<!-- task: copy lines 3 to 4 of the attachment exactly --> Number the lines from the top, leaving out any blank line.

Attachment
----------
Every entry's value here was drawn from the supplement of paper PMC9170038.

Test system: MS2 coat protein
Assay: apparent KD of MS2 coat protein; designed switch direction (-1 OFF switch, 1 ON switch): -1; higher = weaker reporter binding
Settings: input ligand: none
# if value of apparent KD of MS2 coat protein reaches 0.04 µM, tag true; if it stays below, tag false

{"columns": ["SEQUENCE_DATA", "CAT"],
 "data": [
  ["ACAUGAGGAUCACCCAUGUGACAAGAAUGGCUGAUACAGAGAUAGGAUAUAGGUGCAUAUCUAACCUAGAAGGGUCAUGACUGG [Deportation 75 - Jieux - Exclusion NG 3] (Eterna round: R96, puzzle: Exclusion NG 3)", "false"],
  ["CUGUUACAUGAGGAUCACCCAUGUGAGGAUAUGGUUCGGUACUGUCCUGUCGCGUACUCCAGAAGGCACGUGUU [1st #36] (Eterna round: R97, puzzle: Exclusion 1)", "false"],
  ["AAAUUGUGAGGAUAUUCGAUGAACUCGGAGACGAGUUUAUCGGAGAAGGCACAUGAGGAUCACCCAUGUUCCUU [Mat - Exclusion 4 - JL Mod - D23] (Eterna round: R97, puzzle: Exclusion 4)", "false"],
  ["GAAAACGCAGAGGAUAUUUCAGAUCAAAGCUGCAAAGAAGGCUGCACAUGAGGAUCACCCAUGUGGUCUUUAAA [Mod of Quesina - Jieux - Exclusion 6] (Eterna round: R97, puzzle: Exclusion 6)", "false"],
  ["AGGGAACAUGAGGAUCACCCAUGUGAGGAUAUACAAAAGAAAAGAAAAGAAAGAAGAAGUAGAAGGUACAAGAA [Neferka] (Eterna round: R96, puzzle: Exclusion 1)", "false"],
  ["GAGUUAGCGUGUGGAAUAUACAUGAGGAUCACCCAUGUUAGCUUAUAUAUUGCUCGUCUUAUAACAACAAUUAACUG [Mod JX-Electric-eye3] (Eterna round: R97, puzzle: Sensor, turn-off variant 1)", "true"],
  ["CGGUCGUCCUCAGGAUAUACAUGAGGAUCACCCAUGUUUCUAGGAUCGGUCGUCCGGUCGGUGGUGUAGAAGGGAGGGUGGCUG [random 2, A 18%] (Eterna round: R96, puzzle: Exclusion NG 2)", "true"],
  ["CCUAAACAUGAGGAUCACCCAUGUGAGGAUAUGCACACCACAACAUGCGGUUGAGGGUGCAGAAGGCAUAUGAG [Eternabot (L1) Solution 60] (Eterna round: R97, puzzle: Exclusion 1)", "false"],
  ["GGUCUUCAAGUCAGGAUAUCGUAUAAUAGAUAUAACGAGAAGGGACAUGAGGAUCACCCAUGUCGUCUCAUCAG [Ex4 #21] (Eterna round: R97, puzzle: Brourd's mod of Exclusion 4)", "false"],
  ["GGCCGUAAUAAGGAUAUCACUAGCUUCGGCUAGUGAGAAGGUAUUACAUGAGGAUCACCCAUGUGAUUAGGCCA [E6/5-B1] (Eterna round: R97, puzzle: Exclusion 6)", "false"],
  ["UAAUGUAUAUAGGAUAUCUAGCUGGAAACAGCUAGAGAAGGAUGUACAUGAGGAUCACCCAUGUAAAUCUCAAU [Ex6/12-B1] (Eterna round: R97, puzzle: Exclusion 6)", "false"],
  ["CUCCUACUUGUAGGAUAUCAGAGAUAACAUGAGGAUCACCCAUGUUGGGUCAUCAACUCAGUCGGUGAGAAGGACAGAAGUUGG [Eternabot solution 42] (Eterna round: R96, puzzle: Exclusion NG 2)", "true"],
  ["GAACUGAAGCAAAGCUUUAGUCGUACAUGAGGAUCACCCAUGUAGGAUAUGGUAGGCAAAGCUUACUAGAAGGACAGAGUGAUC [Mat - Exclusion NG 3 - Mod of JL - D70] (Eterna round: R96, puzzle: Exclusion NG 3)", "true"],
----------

Assay: apparent KD of MS2 coat protein; designed switch direction (-1 OFF switch, 1 ON switch): -1; higher = weaker reporter binding
Settings: input ligand: none